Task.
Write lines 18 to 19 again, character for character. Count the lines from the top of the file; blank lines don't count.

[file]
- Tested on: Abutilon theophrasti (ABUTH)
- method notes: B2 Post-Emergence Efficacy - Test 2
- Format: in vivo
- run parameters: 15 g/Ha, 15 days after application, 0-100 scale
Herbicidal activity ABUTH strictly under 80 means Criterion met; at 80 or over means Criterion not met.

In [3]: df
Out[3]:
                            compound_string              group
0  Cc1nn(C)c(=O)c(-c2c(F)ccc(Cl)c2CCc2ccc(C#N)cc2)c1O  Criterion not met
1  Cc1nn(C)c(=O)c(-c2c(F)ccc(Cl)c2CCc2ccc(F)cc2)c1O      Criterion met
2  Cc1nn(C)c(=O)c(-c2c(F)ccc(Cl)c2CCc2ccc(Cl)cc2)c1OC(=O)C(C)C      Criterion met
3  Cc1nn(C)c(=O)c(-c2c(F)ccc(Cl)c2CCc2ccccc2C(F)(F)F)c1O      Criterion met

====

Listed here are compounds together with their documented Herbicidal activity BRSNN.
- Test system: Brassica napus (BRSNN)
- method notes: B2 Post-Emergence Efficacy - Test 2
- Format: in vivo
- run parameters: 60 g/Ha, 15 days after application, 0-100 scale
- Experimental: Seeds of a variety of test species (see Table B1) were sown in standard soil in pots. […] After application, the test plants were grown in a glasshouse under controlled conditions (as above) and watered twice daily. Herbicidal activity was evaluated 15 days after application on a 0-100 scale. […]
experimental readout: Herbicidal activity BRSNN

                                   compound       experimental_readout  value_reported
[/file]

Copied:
- run parameters: 60 g/Ha, 15 days after application, 0-100 scale
- Experimental: Seeds of a variety of test species (see Table B1) were sown in standard soil in pots. […] After application, the test plants were grown in a glasshouse under controlled conditions (as above) and watered twice daily. Herbicidal activity was evaluated 15 days after application on a 0-100 scale. […]